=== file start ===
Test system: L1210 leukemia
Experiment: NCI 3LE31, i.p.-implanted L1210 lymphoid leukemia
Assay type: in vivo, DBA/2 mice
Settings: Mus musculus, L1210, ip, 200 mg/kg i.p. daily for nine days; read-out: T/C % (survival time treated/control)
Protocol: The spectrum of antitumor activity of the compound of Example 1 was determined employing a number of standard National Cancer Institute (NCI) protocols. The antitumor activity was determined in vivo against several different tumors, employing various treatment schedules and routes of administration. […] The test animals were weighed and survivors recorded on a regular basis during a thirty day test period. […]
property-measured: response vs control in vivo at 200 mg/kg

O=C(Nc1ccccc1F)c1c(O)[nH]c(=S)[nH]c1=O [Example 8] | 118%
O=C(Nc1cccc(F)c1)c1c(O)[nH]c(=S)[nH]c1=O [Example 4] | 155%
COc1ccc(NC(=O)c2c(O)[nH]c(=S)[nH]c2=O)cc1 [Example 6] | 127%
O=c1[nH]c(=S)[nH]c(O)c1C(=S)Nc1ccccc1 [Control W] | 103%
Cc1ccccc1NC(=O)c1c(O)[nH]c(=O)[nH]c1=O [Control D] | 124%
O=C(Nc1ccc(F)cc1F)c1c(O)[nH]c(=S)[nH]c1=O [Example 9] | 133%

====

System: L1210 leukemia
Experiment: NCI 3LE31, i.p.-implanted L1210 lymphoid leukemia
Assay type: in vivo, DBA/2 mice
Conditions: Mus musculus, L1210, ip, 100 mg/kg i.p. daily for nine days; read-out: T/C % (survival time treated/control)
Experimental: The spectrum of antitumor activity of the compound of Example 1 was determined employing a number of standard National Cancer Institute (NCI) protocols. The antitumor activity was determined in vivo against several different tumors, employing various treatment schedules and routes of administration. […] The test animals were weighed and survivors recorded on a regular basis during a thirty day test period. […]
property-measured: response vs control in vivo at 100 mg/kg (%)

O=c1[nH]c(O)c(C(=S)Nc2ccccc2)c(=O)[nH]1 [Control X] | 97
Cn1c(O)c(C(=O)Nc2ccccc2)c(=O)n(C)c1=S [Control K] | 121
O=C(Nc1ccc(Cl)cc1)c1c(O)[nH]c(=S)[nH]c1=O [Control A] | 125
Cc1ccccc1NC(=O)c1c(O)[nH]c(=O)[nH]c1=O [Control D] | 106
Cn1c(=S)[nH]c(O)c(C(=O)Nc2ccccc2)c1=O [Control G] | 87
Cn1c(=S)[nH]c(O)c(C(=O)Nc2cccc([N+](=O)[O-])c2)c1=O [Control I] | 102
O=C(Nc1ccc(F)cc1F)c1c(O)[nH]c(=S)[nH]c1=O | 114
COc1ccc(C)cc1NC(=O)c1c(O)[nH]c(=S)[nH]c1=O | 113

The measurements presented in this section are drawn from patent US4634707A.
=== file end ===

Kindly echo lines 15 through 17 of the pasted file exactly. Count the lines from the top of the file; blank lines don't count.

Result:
Experiment: NCI 3LE31, i.p.-implanted L1210 lymphoid leukemia
Assay type: in vivo, DBA/2 mice
Conditions: Mus musculus, L1210, ip, 100 mg/kg i.p. daily for nine days; read-out: T/C % (survival time treated/control)